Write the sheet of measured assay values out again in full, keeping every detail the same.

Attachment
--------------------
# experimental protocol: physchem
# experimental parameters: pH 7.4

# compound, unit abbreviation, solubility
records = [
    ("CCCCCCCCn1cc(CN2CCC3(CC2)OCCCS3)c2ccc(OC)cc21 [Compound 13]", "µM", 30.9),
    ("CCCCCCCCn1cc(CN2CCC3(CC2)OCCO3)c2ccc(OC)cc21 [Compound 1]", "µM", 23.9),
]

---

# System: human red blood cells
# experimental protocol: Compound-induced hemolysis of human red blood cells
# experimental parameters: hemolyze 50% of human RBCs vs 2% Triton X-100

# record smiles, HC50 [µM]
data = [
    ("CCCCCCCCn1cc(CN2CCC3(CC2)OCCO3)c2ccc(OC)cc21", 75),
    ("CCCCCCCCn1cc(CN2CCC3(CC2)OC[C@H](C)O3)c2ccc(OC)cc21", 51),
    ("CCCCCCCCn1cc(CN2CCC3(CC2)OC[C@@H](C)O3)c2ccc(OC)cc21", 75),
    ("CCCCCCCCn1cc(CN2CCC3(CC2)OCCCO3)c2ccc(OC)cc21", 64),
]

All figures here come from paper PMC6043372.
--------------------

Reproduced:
# experimental protocol: physchem
# experimental parameters: pH 7.4

# compound, unit abbreviation, solubility
records = [
    ("CCCCCCCCn1cc(CN2CCC3(CC2)OCCCS3)c2ccc(OC)cc21 [Compound 13]", "µM", 30.9),
    ("CCCCCCCCn1cc(CN2CCC3(CC2)OCCO3)c2ccc(OC)cc21 [Compound 1]", "µM", 23.9),
]

---

# System: human red blood cells
# experimental protocol: Compound-induced hemolysis of human red blood cells
# experimental parameters: hemolyze 50% of human RBCs vs 2% Triton X-100

# record smiles, HC50 [µM]
data = [
    ("CCCCCCCCn1cc(CN2CCC3(CC2)OCCO3)c2ccc(OC)cc21", 75),
    ("CCCCCCCCn1cc(CN2CCC3(CC2)OC[C@H](C)O3)c2ccc(OC)cc21", 51),
    ("CCCCCCCCn1cc(CN2CCC3(CC2)OC[C@@H](C)O3)c2ccc(OC)cc21", 75),
    ("CCCCCCCCn1cc(CN2CCC3(CC2)OCCCO3)c2ccc(OC)cc21", 64),
]

All figures here come from paper PMC6043372.